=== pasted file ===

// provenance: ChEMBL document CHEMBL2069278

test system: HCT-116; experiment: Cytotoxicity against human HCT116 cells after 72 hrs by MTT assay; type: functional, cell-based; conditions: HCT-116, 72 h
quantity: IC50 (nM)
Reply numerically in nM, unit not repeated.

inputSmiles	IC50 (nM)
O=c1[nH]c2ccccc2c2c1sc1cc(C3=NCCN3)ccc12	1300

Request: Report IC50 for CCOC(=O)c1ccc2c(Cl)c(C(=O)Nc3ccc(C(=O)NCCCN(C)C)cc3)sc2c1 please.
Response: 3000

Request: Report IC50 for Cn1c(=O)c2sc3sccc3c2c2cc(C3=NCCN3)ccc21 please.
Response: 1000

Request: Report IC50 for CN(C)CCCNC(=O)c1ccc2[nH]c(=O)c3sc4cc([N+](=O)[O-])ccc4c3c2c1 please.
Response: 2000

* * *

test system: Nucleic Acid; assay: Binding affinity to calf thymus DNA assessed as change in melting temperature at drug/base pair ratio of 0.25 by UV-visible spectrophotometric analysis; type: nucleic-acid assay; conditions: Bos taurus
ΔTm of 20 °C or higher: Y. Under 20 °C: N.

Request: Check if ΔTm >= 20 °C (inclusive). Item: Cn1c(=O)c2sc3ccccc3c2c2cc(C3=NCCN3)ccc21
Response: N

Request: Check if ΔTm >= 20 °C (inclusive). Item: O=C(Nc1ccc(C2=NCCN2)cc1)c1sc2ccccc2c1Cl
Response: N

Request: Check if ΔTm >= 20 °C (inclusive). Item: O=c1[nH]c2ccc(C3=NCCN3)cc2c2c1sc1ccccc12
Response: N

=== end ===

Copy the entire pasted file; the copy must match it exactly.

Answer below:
// provenance: ChEMBL document CHEMBL2069278

test system: HCT-116; experiment: Cytotoxicity against human HCT116 cells after 72 hrs by MTT assay; type: functional, cell-based; conditions: HCT-116, 72 h
quantity: IC50 (nM)
Reply numerically in nM, unit not repeated.

inputSmiles	IC50 (nM)
O=c1[nH]c2ccccc2c2c1sc1cc(C3=NCCN3)ccc12	1300

Request: Report IC50 for CCOC(=O)c1ccc2c(Cl)c(C(=O)Nc3ccc(C(=O)NCCCN(C)C)cc3)sc2c1 please.
Response: 3000

Request: Report IC50 for Cn1c(=O)c2sc3sccc3c2c2cc(C3=NCCN3)ccc21 please.
Response: 1000

Request: Report IC50 for CN(C)CCCNC(=O)c1ccc2[nH]c(=O)c3sc4cc([N+](=O)[O-])ccc4c3c2c1 please.
Response: 2000

* * *

test system: Nucleic Acid; assay: Binding affinity to calf thymus DNA assessed as change in melting temperature at drug/base pair ratio of 0.25 by UV-visible spectrophotometric analysis; type: nucleic-acid assay; conditions: Bos taurus
ΔTm of 20 °C or higher: Y. Under 20 °C: N.

Request: Check if ΔTm >= 20 °C (inclusive). Item: Cn1c(=O)c2sc3ccccc3c2c2cc(C3=NCCN3)ccc21
Response: N

Request: Check if ΔTm >= 20 °C (inclusive). Item: O=C(Nc1ccc(C2=NCCN2)cc1)c1sc2ccccc2c1Cl
Response: N

Request: Check if ΔTm >= 20 °C (inclusive). Item: O=c1[nH]c2ccc(C3=NCCN3)cc2c2c1sc1ccccc12
Response: N